The center also released a new report called, “The Undereducated American,” which looks at the country’s number of college-going workers and claims that supply has failed to keep pace with growing demand since the 1980s, resulting in widening income inequality.

Other studies of note:

New Surveys and Forecasts

A new public opinion poll from the Association of American Colleges and Universities found strikingly large gaps between employers and recent college graduates regarding career readiness.

While the survey found that employers continue to overwhelmingly endorse the need for broad learning and cross-cutting employability skills, they gave their recent hires very low marks on 17 learning outcomes related to being well-prepared for careers.

Meanwhile, recent graduates held a very different view of their preparedness with some of the largest gaps being critical thinking, written communication and working with others.

Another survey of note:

New Data

A new report from the Government Accountability Office takes aim at state data systems. Despite the $640 million federal investment, the results are state systems linking education and workforce data that are riddled with holes. While the systems have had some success, there are many challenges remaining and questions about sustainability when federal funding goes away.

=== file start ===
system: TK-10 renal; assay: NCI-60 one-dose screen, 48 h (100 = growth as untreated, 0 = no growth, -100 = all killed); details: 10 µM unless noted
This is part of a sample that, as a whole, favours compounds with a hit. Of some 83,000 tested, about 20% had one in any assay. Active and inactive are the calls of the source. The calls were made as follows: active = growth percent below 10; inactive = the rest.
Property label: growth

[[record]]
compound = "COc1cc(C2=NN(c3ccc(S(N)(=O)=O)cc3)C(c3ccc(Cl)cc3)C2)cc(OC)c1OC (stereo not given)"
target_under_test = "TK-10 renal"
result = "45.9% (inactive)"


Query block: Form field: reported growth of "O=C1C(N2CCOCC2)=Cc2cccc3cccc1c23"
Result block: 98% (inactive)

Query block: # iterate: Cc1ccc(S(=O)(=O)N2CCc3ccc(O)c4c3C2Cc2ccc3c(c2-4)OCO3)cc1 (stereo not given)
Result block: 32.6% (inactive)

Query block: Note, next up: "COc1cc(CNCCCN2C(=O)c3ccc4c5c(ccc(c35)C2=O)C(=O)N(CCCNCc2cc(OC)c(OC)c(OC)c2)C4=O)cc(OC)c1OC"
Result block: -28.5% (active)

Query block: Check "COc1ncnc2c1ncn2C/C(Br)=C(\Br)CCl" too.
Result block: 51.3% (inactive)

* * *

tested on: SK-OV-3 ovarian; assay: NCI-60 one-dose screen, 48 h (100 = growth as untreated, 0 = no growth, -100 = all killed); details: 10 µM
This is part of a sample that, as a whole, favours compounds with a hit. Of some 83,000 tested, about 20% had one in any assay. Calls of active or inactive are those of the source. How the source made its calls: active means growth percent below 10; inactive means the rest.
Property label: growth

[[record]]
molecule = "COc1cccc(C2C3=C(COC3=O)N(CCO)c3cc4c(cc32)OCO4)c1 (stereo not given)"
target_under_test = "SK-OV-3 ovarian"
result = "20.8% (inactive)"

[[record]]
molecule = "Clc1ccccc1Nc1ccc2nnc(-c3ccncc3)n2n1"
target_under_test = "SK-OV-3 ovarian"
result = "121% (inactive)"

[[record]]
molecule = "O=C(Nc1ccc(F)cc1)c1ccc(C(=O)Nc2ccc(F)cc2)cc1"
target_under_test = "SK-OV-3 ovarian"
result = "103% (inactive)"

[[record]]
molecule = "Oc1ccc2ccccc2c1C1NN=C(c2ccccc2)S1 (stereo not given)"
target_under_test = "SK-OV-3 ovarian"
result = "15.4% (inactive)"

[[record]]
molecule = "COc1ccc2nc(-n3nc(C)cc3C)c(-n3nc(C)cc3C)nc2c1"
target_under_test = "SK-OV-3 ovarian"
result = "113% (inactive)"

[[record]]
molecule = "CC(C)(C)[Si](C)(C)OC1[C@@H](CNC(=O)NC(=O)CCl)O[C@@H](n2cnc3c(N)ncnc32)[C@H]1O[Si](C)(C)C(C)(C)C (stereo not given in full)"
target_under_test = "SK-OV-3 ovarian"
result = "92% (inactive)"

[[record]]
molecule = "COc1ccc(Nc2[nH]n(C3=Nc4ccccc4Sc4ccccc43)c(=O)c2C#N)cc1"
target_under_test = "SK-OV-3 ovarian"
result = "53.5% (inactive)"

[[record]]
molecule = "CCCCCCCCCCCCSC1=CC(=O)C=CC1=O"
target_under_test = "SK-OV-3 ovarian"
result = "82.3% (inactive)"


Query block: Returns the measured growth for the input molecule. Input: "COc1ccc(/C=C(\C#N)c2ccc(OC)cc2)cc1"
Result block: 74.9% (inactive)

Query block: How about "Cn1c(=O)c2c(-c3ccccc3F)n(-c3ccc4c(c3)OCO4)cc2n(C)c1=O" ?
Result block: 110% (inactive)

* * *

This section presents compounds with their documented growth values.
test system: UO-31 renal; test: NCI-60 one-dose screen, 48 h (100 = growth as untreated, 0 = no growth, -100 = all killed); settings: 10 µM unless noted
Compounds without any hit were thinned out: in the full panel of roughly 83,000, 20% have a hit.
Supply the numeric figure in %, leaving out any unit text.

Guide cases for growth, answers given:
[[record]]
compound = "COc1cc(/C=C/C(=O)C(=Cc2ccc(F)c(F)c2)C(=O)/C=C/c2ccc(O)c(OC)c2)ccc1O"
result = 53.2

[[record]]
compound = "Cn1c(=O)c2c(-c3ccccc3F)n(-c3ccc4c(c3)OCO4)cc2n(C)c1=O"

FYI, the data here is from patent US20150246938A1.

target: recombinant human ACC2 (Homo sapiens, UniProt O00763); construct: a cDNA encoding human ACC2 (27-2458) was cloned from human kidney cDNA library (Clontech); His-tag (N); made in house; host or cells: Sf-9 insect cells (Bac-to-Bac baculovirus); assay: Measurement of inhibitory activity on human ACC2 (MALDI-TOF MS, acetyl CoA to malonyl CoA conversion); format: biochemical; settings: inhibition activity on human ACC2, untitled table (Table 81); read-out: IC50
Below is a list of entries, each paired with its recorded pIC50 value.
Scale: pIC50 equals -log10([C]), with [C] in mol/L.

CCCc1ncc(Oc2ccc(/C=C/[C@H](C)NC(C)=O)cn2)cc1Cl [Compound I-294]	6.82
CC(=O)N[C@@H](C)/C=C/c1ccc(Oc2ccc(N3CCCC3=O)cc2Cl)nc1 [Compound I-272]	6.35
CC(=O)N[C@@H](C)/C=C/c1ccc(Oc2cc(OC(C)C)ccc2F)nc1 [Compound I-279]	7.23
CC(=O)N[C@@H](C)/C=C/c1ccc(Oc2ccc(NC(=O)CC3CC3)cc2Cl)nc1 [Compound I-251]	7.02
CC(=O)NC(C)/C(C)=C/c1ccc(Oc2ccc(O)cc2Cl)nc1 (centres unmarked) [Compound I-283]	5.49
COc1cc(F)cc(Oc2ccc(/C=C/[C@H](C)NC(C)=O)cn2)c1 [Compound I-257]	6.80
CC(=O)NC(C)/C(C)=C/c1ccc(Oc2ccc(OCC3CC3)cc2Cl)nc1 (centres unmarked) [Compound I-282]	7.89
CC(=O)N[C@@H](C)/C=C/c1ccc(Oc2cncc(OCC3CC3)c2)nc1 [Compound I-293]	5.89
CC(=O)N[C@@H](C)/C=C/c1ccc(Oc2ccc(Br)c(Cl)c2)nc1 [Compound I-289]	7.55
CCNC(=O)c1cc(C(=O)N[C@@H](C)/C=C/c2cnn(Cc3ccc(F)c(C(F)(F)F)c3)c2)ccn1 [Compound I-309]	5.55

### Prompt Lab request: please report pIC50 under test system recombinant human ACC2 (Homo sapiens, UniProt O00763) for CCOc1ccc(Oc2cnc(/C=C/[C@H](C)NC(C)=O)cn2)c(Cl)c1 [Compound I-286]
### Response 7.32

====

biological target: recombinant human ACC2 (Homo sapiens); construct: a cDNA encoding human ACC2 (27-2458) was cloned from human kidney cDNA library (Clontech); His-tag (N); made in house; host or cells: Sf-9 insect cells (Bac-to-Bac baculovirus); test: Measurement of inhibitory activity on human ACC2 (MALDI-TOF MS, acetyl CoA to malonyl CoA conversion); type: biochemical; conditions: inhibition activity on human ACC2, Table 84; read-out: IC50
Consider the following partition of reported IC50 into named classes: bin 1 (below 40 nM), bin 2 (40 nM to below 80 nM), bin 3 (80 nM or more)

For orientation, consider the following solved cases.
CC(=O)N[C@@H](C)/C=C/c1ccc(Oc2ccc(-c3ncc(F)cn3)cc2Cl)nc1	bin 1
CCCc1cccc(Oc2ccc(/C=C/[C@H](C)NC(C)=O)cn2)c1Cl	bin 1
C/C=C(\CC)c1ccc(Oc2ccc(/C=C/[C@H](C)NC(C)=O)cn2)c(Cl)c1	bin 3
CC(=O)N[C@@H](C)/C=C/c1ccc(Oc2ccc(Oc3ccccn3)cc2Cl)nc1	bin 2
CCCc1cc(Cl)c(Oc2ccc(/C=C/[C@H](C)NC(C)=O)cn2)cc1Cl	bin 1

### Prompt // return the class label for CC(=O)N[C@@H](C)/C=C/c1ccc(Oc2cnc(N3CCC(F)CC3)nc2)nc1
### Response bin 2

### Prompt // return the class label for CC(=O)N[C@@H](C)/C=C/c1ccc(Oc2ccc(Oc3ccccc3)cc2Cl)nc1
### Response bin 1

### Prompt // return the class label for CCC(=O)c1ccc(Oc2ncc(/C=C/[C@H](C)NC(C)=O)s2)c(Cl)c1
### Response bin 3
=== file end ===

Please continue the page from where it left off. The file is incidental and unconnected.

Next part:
Other data of note:

  • The National Center for Education Statistics has updated two data sets of interest
    • Revenues and Expenditures for Public Elementary and Secondary Education at the national and state level (FY 2012)
    • Revenues and Expenditures for Public Elementary and Secondary Education School Districts (FY 2012)

Andrea Zimmermann, State Policy Associate

2015 School Counselor of the Year Honored at White House

February 12th, 2015